The following is an attempt to interpret Thomas Kuhn’s ‘The Structure of Scientific Revolutions’ using the framework of a discipline which is eclectic, pragmatic and empirical in approach. The starting point of this interpretation is a review of ‘The Structure of Scientific Revolutions’ which the reader will find via the link in the Appendix. This sixth part is a response to Chapter 5 of Thomas Kuhn’s ‘The Structure of Scientific Revolutions’. Chapter 5 was reviewed in another post (see Appendix). A theme that Kuhn explored in this chapter was the dissociation of individual research from the surrounding paradigm. One possible way of thinking about this is that there is a common understanding in the community that the paradigm is useful and that there is no further need to think about it. The scientist is left to focus on the problems within that paradigm. One interpretation therefore is that the scientific community have implemented an efficient and abstract way of working together. The scientists within a scientific community operate within different geographical locations and cultures but are connected through a globalised scientific culture which characterises their community. The boundaries of this culture have been explicitly stated in the form of the paradigm. The community has solved the problem of how people can work together efficiently. The rules have been worked out in an abstract form. The acceptance of papers in a peer reviewed journal by the peer group of the scientist can be seen as a tacit acknowledgement that their work fits into the paradigm.
The methodology that forms part of the ‘normal science’ is a well characterised set of behaviours that the scientist must engage in to replicate the conditions that have been established elsewhere. The outside observer may well draw parallels with ritualistic behaviour. However as a result of this ‘ritualised’ behaviour, the scientist is able to produce and document results which can be compared with the results of other studies. In this manner an evolution of knowledge occurs whereas elsewhere ritualistic behaviour although integral to group identity can be associated with invariance in order to maintain the group identity. Furthermore scientists can apply their knowledge in the form of technology. When the science relates accurately to the real world, the technology can enable the users of that technology to better adapt to their environment. Changes in technology can lead to a refinement of the methodological ‘rituals’ in a goal directed manner. This process is accelerated by competition and science is defined by change. Whether this is progress has been discussed elsewhere by Kuhn but the argument is altogether different when we talk about technology which however is outside the scope of the present discussion.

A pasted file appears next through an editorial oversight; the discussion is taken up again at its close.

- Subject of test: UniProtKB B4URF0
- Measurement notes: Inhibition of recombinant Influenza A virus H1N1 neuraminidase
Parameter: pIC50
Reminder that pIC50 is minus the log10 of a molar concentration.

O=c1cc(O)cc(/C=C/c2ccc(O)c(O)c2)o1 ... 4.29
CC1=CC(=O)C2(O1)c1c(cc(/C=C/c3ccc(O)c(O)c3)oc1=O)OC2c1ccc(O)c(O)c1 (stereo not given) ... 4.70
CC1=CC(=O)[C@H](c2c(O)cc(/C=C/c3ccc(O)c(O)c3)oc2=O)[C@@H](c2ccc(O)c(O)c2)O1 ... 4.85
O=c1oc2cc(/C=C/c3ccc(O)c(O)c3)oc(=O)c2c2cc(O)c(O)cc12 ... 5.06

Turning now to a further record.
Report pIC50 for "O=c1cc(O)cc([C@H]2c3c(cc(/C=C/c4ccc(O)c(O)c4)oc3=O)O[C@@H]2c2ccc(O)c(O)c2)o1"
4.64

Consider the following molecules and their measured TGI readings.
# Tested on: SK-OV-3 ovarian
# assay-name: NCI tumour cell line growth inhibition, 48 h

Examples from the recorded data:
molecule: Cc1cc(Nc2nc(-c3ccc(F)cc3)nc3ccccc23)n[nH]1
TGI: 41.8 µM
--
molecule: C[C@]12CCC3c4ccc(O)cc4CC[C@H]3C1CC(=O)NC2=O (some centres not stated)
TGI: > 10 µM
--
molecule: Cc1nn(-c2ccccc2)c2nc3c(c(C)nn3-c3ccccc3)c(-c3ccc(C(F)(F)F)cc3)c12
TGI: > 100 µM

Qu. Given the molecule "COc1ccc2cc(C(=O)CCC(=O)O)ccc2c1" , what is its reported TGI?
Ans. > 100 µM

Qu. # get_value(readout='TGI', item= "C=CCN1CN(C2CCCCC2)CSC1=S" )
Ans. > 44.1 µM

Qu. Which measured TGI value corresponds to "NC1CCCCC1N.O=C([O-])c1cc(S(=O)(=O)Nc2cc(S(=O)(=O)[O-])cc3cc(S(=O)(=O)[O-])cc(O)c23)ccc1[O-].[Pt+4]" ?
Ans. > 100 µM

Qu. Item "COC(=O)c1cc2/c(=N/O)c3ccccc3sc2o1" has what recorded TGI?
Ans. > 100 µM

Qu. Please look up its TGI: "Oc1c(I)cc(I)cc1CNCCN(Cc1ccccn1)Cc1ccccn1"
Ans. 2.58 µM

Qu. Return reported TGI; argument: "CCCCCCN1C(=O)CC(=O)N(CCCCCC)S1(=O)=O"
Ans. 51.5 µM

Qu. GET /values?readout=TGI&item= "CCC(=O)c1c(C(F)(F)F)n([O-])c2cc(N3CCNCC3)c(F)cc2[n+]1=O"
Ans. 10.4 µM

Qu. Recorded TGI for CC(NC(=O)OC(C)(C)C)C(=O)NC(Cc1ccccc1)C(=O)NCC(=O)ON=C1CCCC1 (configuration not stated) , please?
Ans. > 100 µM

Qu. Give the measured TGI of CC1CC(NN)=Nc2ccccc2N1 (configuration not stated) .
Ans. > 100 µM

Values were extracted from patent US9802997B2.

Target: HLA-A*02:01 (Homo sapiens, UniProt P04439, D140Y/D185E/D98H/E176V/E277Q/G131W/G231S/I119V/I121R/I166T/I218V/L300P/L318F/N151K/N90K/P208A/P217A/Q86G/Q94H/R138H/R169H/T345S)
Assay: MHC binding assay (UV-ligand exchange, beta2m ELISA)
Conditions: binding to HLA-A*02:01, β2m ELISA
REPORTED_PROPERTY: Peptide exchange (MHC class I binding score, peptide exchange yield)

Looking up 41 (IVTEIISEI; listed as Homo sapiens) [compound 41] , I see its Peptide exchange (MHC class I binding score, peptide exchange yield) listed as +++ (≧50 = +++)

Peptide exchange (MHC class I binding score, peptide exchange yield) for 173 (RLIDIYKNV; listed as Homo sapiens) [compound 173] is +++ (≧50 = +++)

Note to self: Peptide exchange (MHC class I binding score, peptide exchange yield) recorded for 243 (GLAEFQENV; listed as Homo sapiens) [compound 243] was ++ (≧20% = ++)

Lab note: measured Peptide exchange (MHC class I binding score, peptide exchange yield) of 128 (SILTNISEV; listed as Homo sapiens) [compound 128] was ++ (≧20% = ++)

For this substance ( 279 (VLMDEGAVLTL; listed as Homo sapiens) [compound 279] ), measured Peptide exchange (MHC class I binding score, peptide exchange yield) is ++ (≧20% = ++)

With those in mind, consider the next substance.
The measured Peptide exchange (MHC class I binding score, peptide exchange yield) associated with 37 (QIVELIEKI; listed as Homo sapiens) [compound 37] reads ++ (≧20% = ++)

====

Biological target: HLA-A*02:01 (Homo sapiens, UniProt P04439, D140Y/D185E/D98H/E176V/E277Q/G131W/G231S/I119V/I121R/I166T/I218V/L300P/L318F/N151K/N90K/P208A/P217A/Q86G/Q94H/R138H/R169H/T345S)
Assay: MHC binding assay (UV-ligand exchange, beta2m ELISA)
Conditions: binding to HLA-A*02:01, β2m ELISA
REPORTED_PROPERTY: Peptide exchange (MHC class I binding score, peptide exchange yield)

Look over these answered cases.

If we frame the discussion in this way it leads inexorably to another question. If one of the characteristics of science is to increase the collaborative efficiency of the global community of scientists, can that efficiency be increased further? If there is a process of doing science that is common to all branches of science then can that process be refined? If this is common to all of the branches of science then a better understanding of this would facilitate the creation of a common language for all scientists which can be refined by a concerted approach by all scientists. This may seem a rather vague comment but can be clarified by means of concrete examples. Aggregating data and knowledge from previous studies enables scientists to better formulate new studies by asking key questions or by generating new hypotheses on the basis of this aggregation. The scientists operating within branches of science as disparate as materials sciences and psychopharmacology use electronic databases of stored scientific papers in order to aggregate these papers. Indeed many software programs have been developed to facilitate this. Improving this process and investigating the most efficient workflows for scientists across all branches of science would enable scientists to improve their efficiency and do so by pooling their resources. In a sense this is a metascience with the potential to accelerate progress within fields. This metascience would include a branch of the social sciences in order to better understand the factors that influence scientific output (there is work on this already including that on citation indices).